Here's a "proper" implementation of the REST approach:


$uri = "";

while ($null -ne ($Response = Invoke-MgGraphRequest -Method GET -Uri $uri -OutputType PSObject)) {
    if (-not $Response.'@odata.nextLink')

    $uri = $Response.'@odata.nextLink';




This endpoint is remarkably good - so much so that I can leverage it in the identity management space,.


Where the previous approach of having to fetch a user before fetching their MFA details (using Get-MgBetaUserAuthenticationEmailMethod) was prohibitively slow, the speed from using this endpoint is blindingly fast.


I've never run the former approach over a large tenant, as even in a small tenant it takes minutes just to get a thousand people's MFA details. However, using the userRegistrationDetails endpoint, 117k accounts were enumerated in 3min 30 sec, which is incomparably faster.


This allows an IDM to make access and authorisation decisions that incorporate granular MFA settings, which is something not achievable using Azure dynamic groups (as one example).




Hey Lain,

Once again, I want to seriously thank you for your commitment to this post!

I am currently using the last approach (ListUserRegistrationDetails), but it has been deemed insufficient in comparison to the report that we used to use where a specific property of "Enabled", "Disabled" or "Enforced" can be found using the StrongAuthentication.State property.

Without that property, or anything similar in MSGraph, I'm currently unable to report on user MFA status within our organisation, which has again been deemed insufficient. As MSOnline is being deprecated, my hope is that this kind of information will eventually be available in MSGraph.

The previous method you mentioned around assuming a person's MFA status based on registered methods is also insufficient, as it's reporting on the tokens used. In our case, we need to specifically check whether a user CURRENTLY has MFA enabled, not whether they have EVER had it enabled in the past. My only solution to that problem is that we delete the token history everytime these situations of users having new devices and needing to re-register, etc. Do you have any thoughts on this?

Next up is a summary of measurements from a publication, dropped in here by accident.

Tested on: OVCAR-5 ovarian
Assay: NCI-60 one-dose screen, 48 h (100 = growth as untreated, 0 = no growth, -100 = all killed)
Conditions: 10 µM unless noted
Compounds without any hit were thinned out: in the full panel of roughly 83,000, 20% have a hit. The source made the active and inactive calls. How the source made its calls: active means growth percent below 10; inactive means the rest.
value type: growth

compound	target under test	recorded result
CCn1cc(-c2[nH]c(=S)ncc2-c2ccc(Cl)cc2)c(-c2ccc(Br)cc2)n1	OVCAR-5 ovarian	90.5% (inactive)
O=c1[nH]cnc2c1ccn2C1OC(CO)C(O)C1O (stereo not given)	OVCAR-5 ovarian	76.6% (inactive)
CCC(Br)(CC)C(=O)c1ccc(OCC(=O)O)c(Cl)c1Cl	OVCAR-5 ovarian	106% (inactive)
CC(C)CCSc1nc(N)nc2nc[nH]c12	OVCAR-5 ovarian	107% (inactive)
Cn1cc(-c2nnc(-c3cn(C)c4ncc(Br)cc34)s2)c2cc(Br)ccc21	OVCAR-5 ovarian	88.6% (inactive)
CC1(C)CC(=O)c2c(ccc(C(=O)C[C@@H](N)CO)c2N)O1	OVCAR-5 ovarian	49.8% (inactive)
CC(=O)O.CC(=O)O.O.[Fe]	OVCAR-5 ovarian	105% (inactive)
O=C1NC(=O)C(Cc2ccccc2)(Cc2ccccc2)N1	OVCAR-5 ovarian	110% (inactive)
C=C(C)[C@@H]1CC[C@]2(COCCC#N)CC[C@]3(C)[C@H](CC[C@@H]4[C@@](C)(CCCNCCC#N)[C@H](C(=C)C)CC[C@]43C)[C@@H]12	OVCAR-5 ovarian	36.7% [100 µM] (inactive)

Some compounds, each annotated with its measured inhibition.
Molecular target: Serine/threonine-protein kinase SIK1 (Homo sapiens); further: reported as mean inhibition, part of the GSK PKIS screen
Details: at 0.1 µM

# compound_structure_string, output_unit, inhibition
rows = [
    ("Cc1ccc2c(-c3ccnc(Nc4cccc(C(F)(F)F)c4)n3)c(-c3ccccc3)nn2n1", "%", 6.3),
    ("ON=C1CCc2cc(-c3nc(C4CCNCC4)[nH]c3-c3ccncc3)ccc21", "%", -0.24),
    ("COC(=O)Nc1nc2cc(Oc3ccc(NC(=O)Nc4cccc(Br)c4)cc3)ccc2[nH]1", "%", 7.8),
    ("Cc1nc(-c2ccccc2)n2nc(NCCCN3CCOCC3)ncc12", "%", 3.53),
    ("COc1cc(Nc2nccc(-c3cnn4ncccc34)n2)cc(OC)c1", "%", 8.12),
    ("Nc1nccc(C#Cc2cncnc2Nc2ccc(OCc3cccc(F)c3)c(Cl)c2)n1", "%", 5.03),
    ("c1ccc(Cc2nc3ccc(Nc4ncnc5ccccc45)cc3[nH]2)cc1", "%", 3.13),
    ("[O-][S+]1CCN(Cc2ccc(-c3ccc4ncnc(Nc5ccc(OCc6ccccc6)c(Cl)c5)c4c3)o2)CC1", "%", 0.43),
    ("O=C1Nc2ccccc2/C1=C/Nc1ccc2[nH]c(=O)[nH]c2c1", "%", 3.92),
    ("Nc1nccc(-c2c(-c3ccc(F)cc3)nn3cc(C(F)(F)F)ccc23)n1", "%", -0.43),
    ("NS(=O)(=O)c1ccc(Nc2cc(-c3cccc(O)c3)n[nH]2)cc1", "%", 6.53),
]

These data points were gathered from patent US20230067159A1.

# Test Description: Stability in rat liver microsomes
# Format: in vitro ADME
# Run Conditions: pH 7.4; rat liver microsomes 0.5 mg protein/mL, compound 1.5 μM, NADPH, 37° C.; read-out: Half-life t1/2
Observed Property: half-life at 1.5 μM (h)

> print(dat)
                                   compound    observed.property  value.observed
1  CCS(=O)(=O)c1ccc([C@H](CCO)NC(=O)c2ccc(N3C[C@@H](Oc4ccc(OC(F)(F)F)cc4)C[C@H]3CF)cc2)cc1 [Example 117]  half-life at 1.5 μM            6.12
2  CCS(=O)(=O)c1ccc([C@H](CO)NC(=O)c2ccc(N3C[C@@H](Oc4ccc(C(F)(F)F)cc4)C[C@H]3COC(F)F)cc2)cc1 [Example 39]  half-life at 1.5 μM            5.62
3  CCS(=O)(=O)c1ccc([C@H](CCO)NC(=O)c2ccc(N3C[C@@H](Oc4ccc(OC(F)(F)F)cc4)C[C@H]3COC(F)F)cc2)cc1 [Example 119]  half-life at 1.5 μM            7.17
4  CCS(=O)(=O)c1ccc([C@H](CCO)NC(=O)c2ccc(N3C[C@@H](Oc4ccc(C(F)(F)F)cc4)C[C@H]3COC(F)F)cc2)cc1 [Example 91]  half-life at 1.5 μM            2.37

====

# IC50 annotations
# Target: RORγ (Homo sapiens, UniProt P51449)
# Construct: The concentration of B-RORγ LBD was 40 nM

Hi, Jack.


Having a read of the per user endpoint (doco below), it's implied that only enabled methods are returned:



I ran a quick test against my account using the "authenticationMethods" endpoint by adding, checking, removing and re-checking (waiting a couple of minutes between checks as things don't update instantly) the Microsoft Authenticator method via the user interface located under avatar > Settings > Security Info, and that does indeed seem to be the case.


Considering the notion of what constitutes "MFA strength" (doco below) is fluid, it seems to me (with the usual disclaimer that I am no longer familiar with MSOnline and therefore may well be wrong) that there is enough data there for you to make the determination of whether strong authentication is enabled, it's just that unlike what you're describing in MSOnline, you have to do that coding yourself rather than leveraging the convenient MSOnline-provided rollup contained within StrongAuthentication.



The top result is after I added MS Authenticator as a sign-in method and the bottom is after I removed it again.